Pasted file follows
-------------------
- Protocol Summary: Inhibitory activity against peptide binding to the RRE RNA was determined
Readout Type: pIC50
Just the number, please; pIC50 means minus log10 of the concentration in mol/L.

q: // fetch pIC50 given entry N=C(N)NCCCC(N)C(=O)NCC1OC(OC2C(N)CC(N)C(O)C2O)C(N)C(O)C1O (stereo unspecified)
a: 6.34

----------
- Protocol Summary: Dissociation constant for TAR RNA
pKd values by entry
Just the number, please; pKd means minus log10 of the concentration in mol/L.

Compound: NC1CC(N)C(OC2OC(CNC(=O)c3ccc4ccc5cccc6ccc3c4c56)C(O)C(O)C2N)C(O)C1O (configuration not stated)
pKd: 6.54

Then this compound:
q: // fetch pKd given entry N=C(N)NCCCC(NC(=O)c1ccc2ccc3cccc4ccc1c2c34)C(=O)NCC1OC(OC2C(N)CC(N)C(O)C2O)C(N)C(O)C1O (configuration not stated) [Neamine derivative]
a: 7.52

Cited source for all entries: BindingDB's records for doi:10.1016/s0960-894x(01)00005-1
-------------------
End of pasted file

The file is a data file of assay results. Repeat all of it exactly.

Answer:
- Protocol Summary: Inhibitory activity against peptide binding to the RRE RNA was determined
Readout Type: pIC50
Just the number, please; pIC50 means minus log10 of the concentration in mol/L.

q: // fetch pIC50 given entry N=C(N)NCCCC(N)C(=O)NCC1OC(OC2C(N)CC(N)C(O)C2O)C(N)C(O)C1O (stereo unspecified)
a: 6.34

----------
- Protocol Summary: Dissociation constant for TAR RNA
pKd values by entry
Just the number, please; pKd means minus log10 of the concentration in mol/L.

Compound: NC1CC(N)C(OC2OC(CNC(=O)c3ccc4ccc5cccc6ccc3c4c56)C(O)C(O)C2N)C(O)C1O (configuration not stated)
pKd: 6.54

Then this compound:
q: // fetch pKd given entry N=C(N)NCCCC(NC(=O)c1ccc2ccc3cccc4ccc1c2c34)C(=O)NCC1OC(OC2C(N)CC(N)C(O)C2O)C(N)C(O)C1O (configuration not stated) [Neamine derivative]
a: 7.52

Cited source for all entries: BindingDB's records for doi:10.1016/s0960-894x(01)00005-1